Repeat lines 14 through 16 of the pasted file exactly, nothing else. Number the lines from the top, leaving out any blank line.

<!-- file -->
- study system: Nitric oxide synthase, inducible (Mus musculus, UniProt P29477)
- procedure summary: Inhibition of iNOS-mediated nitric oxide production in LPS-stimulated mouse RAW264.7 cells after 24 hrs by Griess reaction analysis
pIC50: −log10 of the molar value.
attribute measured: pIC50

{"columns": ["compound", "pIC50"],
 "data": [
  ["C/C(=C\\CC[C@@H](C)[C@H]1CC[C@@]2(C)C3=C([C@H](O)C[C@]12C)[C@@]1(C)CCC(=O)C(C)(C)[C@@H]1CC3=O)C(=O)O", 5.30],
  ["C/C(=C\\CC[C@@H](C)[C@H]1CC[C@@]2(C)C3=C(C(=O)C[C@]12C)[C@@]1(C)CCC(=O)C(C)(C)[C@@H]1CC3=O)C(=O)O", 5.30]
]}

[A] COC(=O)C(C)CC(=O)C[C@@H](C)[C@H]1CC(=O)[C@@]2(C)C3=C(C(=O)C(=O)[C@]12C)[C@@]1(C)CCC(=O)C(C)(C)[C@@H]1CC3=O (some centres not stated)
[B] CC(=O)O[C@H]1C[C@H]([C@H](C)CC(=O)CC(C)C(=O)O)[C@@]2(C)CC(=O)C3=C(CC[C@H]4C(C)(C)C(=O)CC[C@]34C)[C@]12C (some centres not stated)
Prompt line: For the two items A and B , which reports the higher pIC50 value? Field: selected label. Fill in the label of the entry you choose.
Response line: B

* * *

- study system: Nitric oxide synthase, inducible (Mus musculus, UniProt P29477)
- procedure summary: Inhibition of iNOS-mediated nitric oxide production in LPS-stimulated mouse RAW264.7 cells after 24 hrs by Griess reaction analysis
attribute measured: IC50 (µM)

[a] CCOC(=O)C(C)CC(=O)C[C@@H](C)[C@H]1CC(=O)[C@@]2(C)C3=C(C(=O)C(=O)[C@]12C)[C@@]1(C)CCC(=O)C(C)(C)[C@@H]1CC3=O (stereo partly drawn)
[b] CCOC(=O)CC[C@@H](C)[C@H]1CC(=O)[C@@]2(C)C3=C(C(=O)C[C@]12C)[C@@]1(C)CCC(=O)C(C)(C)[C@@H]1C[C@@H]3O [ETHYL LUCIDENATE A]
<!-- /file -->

* * *

- study system: Nitric oxide synthase, inducible (Mus musculus, UniProt P29477)
- procedure summary: Inhibition of iNOS-mediated nitric oxide production in LPS-stimulated mouse RAW264.7 cells after 24 hrs by Griess reaction analysis